Tributes Paid After Stabbing of ‘Kind and Good’ UK MP David Amess

Tributes have poured in for Conservative MP Sir David Amess, who has died after being attacked in his constituency.
October 15, 2021, 3:07pm
Tributes Paid After Stabbing of ‘Kind and Good’ UK MP David Amess
Sir David Amess and his dogs Lily and Bo, at the Westminster Dog of The Year competition in 2013. Photo: Dan Kitwood/Getty Images

Politicians and public figures have paid tribute to a “hugely kind and good” MP, Sir David Amess, who has died after being stabbed in a church while meeting local constituents.

Speaking from Downing Street, Prime Minister Boris Johnson called Amess “one of the kindest, nicest, most gentle people in politics.”


“He also had an outstanding record of passing laws to help the most vulnerable,” said Johnson. “We’ve lost today a fine public servant and a much-loved friend & colleague.”

Mayor of London Sadiq Khan said he was saddened to hear about a man who “loved being an MP.”

“I am so deeply, deeply saddened by the tragic news that Sir David has passed away,” Khan wrote on Twitter. “He loved being an MP and was a great public servant. It is just awful. My thoughts and prayers, and those of all Londoners, are with David's loved ones at this time of unimaginable grief.”

Carrie Johnson, former Conservative party head of communications and wife of the Prime Minister described Amess as “a true gent” and “animal lover.”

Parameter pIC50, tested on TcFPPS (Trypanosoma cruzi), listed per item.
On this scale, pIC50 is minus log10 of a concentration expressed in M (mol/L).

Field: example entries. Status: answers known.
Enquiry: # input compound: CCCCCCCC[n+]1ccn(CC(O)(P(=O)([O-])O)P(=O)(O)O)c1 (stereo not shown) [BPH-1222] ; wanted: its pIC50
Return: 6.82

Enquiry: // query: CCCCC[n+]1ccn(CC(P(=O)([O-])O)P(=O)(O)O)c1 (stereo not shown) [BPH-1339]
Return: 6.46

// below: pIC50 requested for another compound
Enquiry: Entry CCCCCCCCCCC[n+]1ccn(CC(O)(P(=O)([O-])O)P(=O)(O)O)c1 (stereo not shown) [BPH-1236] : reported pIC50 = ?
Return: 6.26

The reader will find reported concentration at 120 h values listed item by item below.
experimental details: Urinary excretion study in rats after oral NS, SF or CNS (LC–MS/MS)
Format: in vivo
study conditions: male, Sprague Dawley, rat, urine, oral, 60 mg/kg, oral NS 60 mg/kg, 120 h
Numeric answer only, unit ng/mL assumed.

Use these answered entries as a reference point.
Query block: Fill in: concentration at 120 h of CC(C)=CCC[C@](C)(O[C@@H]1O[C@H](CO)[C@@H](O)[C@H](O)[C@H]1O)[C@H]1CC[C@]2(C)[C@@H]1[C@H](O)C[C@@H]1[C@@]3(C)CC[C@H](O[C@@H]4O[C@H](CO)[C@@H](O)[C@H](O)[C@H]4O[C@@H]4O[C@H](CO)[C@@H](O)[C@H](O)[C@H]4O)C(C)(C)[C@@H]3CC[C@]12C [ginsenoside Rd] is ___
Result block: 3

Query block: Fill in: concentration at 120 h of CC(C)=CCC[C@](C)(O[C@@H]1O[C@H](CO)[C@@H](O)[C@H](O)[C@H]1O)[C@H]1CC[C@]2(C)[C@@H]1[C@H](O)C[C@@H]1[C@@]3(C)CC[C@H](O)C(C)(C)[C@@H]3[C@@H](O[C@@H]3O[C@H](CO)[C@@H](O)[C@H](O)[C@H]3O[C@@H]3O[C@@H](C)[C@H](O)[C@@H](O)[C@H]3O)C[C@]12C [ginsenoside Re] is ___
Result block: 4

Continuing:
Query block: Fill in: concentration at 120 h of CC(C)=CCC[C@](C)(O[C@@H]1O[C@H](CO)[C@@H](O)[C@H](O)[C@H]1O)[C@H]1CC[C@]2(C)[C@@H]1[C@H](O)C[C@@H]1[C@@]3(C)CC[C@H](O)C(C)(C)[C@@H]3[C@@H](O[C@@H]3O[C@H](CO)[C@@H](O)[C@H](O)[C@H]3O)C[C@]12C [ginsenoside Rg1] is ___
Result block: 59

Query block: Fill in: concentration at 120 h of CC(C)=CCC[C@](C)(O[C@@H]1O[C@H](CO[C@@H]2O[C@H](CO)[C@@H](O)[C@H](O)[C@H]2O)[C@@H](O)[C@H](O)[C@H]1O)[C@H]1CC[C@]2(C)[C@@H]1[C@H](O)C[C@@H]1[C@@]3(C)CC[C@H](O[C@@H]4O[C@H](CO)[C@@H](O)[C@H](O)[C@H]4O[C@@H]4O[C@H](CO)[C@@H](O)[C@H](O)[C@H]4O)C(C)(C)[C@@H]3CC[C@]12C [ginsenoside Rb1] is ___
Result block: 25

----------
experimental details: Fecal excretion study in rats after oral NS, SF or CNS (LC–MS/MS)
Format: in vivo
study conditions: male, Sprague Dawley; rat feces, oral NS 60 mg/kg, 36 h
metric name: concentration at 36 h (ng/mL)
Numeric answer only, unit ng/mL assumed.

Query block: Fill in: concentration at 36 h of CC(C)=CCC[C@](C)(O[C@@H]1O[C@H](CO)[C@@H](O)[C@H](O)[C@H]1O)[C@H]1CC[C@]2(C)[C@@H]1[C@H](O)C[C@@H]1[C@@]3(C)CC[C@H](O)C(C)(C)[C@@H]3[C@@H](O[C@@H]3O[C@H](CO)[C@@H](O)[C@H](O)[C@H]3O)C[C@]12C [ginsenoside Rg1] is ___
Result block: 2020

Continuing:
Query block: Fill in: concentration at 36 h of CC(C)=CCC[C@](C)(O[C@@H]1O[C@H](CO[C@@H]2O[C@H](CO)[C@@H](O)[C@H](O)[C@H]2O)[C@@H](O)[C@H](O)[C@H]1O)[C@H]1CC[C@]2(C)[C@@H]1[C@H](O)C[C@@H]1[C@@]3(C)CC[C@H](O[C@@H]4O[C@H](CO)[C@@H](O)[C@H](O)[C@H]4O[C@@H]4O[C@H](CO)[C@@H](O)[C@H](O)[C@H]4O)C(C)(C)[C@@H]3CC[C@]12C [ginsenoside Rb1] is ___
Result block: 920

“Absolutely devastating news about Sir David Amess,” she wrote on Twitter. “He was hugely kind and good. An enormous animal lover and a true gent. This is so completely unjust. Thoughts are with his wife and their children.”

Amess, the MP for Southend West in Essex, was attacked on Friday while meeting constituents at Belfairs Methodist Church in Leigh-on-Sea. He was attended to by paramedics at the time but died on the scene. A knife was recovered from the scene and a 25-year-old man is in custody on suspicion of murder.


Politicians across the spectrum shared their shock at the news.

Keir Starmer, leader of the Labour party, said on Twitter that the news was “Horrific and deeply shocking. “Thinking of David, his family and his staff,” he wrote.

In a longer statement, he wrote: “This is a dark and shocking day. The whole country will feel it acutely, perhaps the more so because we have, heartbreakingly, been here before. Above all else, today I am thinking of David, of the dedicated public servant that he was and of the depth of positive impact he had for the people he represented.”

Amess is the second MP to have been killed in the last five years in the UK. Jo Cox, a Labour MP for Batley and Spen in west Yorkshire, was shot and killed in June 2016.

The Jo Cox Foundation, which hopes to “to build the fairer, kinder & more tolerant world the late Jo Cox MP believed in,” released a statement on Twitter about Amess’ death.

“We are devastated to hear the news of the death of Sir David Amess MP. We send our deepest sympathies to his family, loved ones, staff, and colleagues,” it wrote. “All elected representatives deserve to be safe, and to be treated with respect. Violence and abuse against them is utterly unacceptable. It endangers people and their families, and it endangers democratic life.”